Berliner Dom - Berlin Cathedral, Berlin

4.5 out of 5 stars 4.5 Stars - 104 Reviews

Karl-Liebknecht-Straße, Berlin-Mitte 202 69 -0

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  • Berliner Dom - Berlin Cathedral
    by JuliaMac
  • Berliner Dom - Berlin Cathedral
    by JuliaMac
  • Berliner Dom - Berlin Cathedral
    by JuliaMac
  • mindcrime's Profile Photo

    Berlin Cathedral

    by mindcrime Written Aug 16, 2010

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    Berlin Cathedral

    The cathedral of Berlin was built between 1895-1905 in neorenaissance style on a spot where a church from 15th century was before.

    It looks impressive due to its size, it must be the largest church in Berlin as it is 116m tall. This protestant cathedral (that supposed to be the answer to the catholic cathedral of St.Peter in Rome) was seriously damaged during the WWII bombing, so it was reconstructed at the end of 20th century although from what I saw they still try to restore parts of it.

    The interior is interesting too with works from fartists like Guido Reni, Fiedrich August Stuller and Daniel Raugh but what I liked most was the organ. The crypt is also interesting (in a creepy way) with the 80 sarcophagus of Prussian royal family..

    The view from the top supposed to be nice but we never gone up there because we were on a hurry for the airport. Next time...

    The cathedral is open daily 09.00-20.00 (Sundays from 12.00)

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    La Catedral / The Cathedral

    by elpariente Written Mar 7, 2010

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    Entre 1895 y 1905 se construyó la catedral luterana de Berlín o Berliner Dom, en un estilo renacentista italiano , pero fue gravemente dañada en la Segunda Guerra Mundial y no se terminó de restaurar hasta el final del siglo XX
    Se utiliza como lugar de culto , museo y sala de conciertos

    Between 1895 and 1905 they built the Lutheran cathedral Berliner Dom or Berlin, in an Italian Renaissance style, but it was heavily damaged in World War II and it was not completely restored until the end of the twentieth century
    It is used as a place of worship, museum and concert hall

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    Berliner Dom

    by illumina Written Nov 18, 2009

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    Although there has been a church on this site since approximately 1451, when it was a chapel as part of Berlin Castle, the current building was erected between 1893 and 1905, designed in the Neo-Renaissance style. It was severely damaged during the Second World War, and was reconstructed between 1975 and 1993.

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  • lina112's Profile Photo

    Berliner Dom

    by lina112 Written Jul 24, 2009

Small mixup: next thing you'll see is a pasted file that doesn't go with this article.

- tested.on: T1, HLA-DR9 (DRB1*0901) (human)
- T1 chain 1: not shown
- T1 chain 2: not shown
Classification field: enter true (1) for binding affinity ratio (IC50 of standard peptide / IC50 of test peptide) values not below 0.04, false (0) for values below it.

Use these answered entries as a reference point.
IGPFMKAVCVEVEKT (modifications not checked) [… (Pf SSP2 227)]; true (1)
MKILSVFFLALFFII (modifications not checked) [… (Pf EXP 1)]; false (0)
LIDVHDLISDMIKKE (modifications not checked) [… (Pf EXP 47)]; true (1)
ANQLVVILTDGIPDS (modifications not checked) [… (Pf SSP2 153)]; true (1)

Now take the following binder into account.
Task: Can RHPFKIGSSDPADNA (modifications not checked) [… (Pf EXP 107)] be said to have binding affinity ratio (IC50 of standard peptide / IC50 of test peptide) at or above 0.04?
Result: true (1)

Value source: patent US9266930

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    Built in Italian Renaissance style quite pompous, it served as a place of worship and burial of the Hohenzollern dynasty. Destroyed during the Second World War, the cathedral remained closed until 1993 and the reconstruction work is still continuing.
    The interior is decorated with works of top artists Prussians. Emphasizes the font of Christian Daniel Raugh, the mosaic of Guido Reni and the high altar of Fiedrich August Stüller.

    Construida en estilo renacentista italiano bastante pomposo, ejerció como lugar de culto y enterramiento de la dinastia Hohenzollern. Destruida durante la segunda guerra mundial, la catedral permaneció cerrada hasta 1993 y las labores de reconstruccion aun prosiguen.
    El interior está decorado con algunas obras de los mejores artistas prusianos. Destaca la pila bautismal de Christian Daniel Raugh, el mosaico de Guido Reni y el altar mayor de Fiedrich August Stüller.

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    Impressive Cathedral, Great Rooftop Views

    by iblatt Written Nov 1, 2008

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    View from the Dom to the Spree river
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    In the heart of the Mitte district, next to the lawns of Lustgarten, actually on Museuminsel, is the Berliner Dom, the protestant cathedral.
    This cathedral has known several re-incarnations: first built as the church for the Hohenzolern family in the 15th century, then rebuilt in Baroque style in the 18th century, later replaced by a neoclassical structure.
    Then Kaiser Wilhelm II had it demolished in 1894 and rebuilt in a grand and ambitious style, to be the Protestant answer to the Catholic St. Peter's in Rome. The building was finished in 1905. It was severely damaged during the 2nd World War, in 1944. Restoration was carried out between 1984-1993.

    Today you can visit the church, admire the magnificent organ and the altar, but do not miss the climb to the roof, for magnificent views of the river Spree, Museuminsel, Alexanderplatz and many other well known Berlin sites. Approximately halfway during your climb you will reach an exhibition dedicated to the cathedral building and its restoration.

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  • darkjedi's Profile Photo

    Berliner Dom

    by darkjedi Updated Jun 6, 2008